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Town, college officials consider Middlebury biomass co-op

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Posted on September 14, 2009 |
By Kathryn Flagg



MIDDLEBURY — Middlebury College and Middlebury town officials have abandoned preliminary plans announced this spring to build a community biomass-fired power plant that would have powered college and town facilities. But representatives from the town and the college are gearing up instead to explore a new collaboration for a “biomass purchasing cooperative” and community renewable energy fund.

It’s a project town and college officials hope might pave the way for small biomass facilities in the Middlebury area that could be supplied by wood chips and other biomass materials from the surrounding region.

“The true hook isn’t the creation of a biomass plant per se,” said Assistant Town Manager Joe Colangelo. “The true hook is solving the supply problem.”

Interest in more biomass energy-generation facilities in the region has been high after Middlebury College’s first biomass plant, a $12 million gasification boiler that converts wood chips into steam for heating, went online earlier this year.

By cutting the college’s dependence on fuel oil for heating needs, the plant is anticipated to trim the school’s carbon dioxide emissions by roughly 40 percent. Depending on the cost of wood chips and fuel oil, college officials also expect the plant could save the institution roughly $700,000 annually.

Those goals — trimming an institution’s carbon footprint, and weaning it off fuel oil — make biomass plants an attractive prospect for some organizations. Now, Colangelo and Middlebury College Director of Sustainability Integration Jack Byrne are pulling together a team of local experts to gauge interest and execute a feasibility study they hope could outline a path for moving forward.

A kick-off meeting is slated for Monday, Sept. 28.

“There does seem to be quite a bit of interest,” Colangelo said. “The project itself is interesting because it blends a community development project that would be good for the area economy with a plan to be more green. I think it’s exciting because it brings together two ideals that people care about here.”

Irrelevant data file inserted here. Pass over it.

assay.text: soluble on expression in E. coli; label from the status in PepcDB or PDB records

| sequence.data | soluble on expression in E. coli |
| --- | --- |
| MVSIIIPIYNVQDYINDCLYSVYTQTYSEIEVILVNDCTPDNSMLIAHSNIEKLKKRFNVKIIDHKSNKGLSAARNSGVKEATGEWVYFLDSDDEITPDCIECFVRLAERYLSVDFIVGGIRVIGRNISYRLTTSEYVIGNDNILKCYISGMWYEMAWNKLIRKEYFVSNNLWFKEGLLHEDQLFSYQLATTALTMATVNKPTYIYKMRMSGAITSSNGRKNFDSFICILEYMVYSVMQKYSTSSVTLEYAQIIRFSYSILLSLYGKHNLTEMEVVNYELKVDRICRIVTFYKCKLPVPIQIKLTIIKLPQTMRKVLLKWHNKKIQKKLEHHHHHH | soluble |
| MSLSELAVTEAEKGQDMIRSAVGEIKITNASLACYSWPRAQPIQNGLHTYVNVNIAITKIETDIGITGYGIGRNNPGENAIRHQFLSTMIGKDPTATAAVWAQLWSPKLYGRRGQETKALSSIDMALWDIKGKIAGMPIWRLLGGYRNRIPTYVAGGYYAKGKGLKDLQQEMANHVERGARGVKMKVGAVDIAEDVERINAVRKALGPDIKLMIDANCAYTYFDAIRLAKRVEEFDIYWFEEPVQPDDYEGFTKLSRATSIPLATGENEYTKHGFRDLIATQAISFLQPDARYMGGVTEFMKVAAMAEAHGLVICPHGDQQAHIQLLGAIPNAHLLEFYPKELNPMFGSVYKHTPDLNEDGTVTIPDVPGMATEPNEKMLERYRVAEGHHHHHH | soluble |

The feasibility study is estimated to cost $250,000, but the Montpelier-based Biomass Energy Resource Center has already pledged $150,000 toward that amount. Colangelo and Byrne have requested the additional $100,000 from Vermont’s Clean Energy Development Fund.

Over the next year, the feasibility study will:

• Identify groups in the area, like Middlebury College, town municipal buildings and Porter Medical Center, that could potentially use biomass facilities, and determine the best biomass technology for each of those institutions.

• Define the ecological capacity of the region within a given radius (Byrne suggested 75 miles) to provide biomass for the town. That could include wood chips harvested from forests, or other biomass including willow crops cultivated on farmland.

• Measure the “carbon sequestration” — a technique for capturing and storing carbon dioxide — that is already happening as a result of forestry and agriculture in the region, and explore ways for increasing carbon sequestration.

• Develop a community renewable energy fund, which would be seeded by the savings that institutions tally after switching from fuel oil to biomass.

If the feasibility study is promising, college officials hope to move on to “phase two”: the construction of a second biomass plant at Middlebury College that would essentially eliminate the use of fuel oil at the school.

That stage is estimated to cost anywhere from $8 million to $10 million, and the college would need to find an outside source of funding to underwrite that construction, Byrne said.

“The college is in a tight financial situation like a lot of institutions. We would be looking for external sources of funding,” he said.

But right now talk of a second biomass plant is taking the backseat to the broader discussion about a biomass purchasing cooperative.

“It would provide more leverage in either purchasing price or in helping improve the practices of producing biomass,” Byrne said.

EVOLVING PLANS
This latest collaboration takes the place of a project that cropped up early last spring that has since fallen by the wayside. In March, Middlebury College unveiled a preliminary proposal to build a $22.5 million community biomass plant that would have contributed power to the college, the town of Middlebury and Porter Medical Center.

At the time, the college was angling for federal stimulus funds for the project, and directed its proposal to a Massachusetts congressman and Middlebury College alum, Rep. Bill Delahunt.

Since March, though, that initial proposal has effectively been scrapped, Byrne said.

“When we looked deeper into (the idea of one plant that serves several entities), it didn’t look like a cost-effective solution,” Byrne said.

The plan would have been particularly expensive because of the cost of steam piping between far-flung buildings. Building a network of steam pipes, Byrne said, may have cost nearly as much as constructing the plant itself.

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